[whatwg] Google's use of FFmpeg in Chromium and Chrome

Håkon Wium Lie howcome at opera.com
Sat Jun 6 13:35:06 PDT 2009


Also sprach Daniel Berlin:

 > >>> "For example, if a patent license would not permit royalty-free
 > >>> redistribution of the Library by all those who receive copies directly
 > >>> or indirectly through you, then the only way you could satisfy both it
 > >>> and this License would be to refrain entirely from distribution of the
 > >>> Library."

 > Note that the actual *clause* (not the example) in question says
 > "If you cannot distribute so as to satisfy simultaneously your
 > obligations under this License and any other pertinent obligations,
 > then as a consequence you may not distribute the Library at all. "
 > It then gives the patent example as an example of when you could not
 > fulfill your obligations under the license.  The restrictive license
 > in the example falls afoul of this condition (part of #10): "You may
 > not impose any further restrictions on the recipients' exercise of the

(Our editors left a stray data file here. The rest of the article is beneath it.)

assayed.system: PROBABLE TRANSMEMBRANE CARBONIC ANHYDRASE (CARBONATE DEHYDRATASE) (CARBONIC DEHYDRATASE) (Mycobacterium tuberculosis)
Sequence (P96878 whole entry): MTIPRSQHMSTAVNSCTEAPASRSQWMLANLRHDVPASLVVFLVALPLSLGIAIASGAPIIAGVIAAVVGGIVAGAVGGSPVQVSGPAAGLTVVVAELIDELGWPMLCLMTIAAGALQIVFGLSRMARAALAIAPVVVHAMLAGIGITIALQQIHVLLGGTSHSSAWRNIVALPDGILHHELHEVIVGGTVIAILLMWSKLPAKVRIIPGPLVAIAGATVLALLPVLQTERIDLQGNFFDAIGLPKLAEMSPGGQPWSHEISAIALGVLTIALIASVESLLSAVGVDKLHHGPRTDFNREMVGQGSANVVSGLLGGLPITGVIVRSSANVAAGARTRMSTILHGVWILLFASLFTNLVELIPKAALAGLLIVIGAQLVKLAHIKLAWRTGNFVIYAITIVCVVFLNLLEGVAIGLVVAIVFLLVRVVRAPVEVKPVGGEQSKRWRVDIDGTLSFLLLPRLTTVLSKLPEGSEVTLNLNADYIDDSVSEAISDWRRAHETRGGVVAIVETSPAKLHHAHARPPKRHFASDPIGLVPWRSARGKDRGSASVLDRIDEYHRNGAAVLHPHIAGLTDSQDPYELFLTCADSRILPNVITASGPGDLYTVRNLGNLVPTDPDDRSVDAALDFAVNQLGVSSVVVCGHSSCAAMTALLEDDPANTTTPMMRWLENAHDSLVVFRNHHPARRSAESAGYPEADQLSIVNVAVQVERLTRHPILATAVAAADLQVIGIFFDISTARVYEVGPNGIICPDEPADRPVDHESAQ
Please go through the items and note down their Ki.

> rights granted herein."  Nothing in any licenses we have with other
 > parties imposes any *further restrictions* on the recipients who get
 > ffmpeg from us.  You get *exactly* the same set of rights and
 > obligations we got from ffmpeg.
 > As such, we can simultaneously satisfy our obligations under this
 > license (which again does not require us to pass along patent rights
 > we may have obtained elsewhere, it only requires we grant you the
 > rights you find in terms 0-16 and place no further restrictions on
 > you) and any patent licenses we may have, and do not run afoul of this
 > clause.

I get parsing errors in my brain when reading this. While I understand
that you do not impose any new restrictions (as per #10), I still
don't understand how you can claim that #11 (the first two quotes
above) has no relevance in your case. To me, it seems that the example
in #11 (the first quote) matches this case exactly -- assuming that
Google has a patent license that does not permit royalty-free
redistribution.

I also understand that the LGPL doesn't explicitly "require [anyone]
to pass along patent rights we may have obtained elsewhere". However,
it seems quite clear that the intention of #11 is to say that you
cannot redistribute the code unless you do exactly that.

What am I missing?

-h&kon
              Håkon Wium Lie                          CTO °þe®ª
howcome at opera.com                  http://people.opera.com/howcome


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